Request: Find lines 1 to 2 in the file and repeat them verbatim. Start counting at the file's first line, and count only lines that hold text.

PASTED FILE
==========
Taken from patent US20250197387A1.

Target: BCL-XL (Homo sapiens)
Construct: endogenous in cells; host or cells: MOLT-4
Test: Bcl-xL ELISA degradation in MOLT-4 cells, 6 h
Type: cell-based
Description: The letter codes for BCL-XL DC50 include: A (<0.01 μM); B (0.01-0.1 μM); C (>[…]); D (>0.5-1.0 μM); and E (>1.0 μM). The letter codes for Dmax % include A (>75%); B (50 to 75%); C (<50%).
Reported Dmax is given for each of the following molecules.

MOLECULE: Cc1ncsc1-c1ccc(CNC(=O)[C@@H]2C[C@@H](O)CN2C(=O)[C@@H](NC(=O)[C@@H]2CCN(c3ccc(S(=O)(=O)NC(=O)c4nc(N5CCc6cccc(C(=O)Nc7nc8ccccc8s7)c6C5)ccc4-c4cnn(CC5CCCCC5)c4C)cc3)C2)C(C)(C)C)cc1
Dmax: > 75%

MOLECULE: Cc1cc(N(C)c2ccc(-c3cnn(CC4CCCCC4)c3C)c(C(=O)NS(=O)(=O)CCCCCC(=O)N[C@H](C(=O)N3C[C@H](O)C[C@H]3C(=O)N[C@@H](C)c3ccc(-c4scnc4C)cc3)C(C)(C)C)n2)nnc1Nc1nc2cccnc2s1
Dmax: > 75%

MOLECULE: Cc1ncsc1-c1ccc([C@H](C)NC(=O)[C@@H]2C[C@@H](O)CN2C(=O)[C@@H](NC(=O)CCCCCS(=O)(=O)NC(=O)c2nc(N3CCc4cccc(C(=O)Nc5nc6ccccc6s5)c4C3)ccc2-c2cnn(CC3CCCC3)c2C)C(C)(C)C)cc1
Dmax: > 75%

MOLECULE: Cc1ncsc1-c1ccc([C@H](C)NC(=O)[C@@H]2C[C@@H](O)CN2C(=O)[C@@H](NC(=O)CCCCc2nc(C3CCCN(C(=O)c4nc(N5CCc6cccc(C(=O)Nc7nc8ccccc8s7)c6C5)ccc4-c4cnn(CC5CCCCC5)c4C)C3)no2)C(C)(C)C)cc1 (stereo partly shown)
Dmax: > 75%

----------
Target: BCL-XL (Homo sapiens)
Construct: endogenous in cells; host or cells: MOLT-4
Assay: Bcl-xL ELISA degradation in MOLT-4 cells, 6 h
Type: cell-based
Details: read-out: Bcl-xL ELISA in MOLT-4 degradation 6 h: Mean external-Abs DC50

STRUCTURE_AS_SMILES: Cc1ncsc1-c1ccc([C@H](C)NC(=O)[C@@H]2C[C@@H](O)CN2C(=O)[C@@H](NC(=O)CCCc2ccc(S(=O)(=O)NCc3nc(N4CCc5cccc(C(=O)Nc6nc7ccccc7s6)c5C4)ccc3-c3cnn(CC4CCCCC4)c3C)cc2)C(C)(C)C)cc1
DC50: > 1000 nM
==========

Taken from patent US20250197387A1.

Target: BCL-XL (Homo sapiens)